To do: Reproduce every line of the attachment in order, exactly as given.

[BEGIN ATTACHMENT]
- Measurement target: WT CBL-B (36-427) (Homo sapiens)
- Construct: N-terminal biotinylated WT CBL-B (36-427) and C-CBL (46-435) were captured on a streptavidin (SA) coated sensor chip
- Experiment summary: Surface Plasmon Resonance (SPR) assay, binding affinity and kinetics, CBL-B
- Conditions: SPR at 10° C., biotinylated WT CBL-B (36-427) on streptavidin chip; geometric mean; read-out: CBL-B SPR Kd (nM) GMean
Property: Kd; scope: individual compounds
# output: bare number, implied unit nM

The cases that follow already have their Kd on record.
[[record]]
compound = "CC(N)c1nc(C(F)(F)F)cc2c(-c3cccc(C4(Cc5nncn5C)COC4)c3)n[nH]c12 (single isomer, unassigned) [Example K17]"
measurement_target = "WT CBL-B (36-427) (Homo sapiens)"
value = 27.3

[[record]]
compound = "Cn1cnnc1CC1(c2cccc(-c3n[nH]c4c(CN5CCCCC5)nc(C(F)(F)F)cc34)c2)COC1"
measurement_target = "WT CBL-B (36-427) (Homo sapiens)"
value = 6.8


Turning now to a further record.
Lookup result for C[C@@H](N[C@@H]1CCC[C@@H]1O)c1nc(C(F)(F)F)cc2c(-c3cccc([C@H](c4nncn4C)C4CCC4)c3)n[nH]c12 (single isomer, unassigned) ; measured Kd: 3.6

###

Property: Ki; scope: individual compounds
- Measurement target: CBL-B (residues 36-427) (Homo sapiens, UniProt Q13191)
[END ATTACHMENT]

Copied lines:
- Measurement target: WT CBL-B (36-427) (Homo sapiens)
- Construct: N-terminal biotinylated WT CBL-B (36-427) and C-CBL (46-435) were captured on a streptavidin (SA) coated sensor chip
- Experiment summary: Surface Plasmon Resonance (SPR) assay, binding affinity and kinetics, CBL-B
- Conditions: SPR at 10° C., biotinylated WT CBL-B (36-427) on streptavidin chip; geometric mean; read-out: CBL-B SPR Kd (nM) GMean
Property: Kd; scope: individual compounds
# output: bare number, implied unit nM

The cases that follow already have their Kd on record.
[[record]]
compound = "CC(N)c1nc(C(F)(F)F)cc2c(-c3cccc(C4(Cc5nncn5C)COC4)c3)n[nH]c12 (single isomer, unassigned) [Example K17]"
measurement_target = "WT CBL-B (36-427) (Homo sapiens)"
value = 27.3

[[record]]
compound = "Cn1cnnc1CC1(c2cccc(-c3n[nH]c4c(CN5CCCCC5)nc(C(F)(F)F)cc34)c2)COC1"
measurement_target = "WT CBL-B (36-427) (Homo sapiens)"
value = 6.8


Turning now to a further record.
Lookup result for C[C@@H](N[C@@H]1CCC[C@@H]1O)c1nc(C(F)(F)F)cc2c(-c3cccc([C@H](c4nncn4C)C4CCC4)c3)n[nH]c12 (single isomer, unassigned) ; measured Kd: 3.6

###

Property: Ki; scope: individual compounds
- Measurement target: CBL-B (residues 36-427) (Homo sapiens, UniProt Q13191)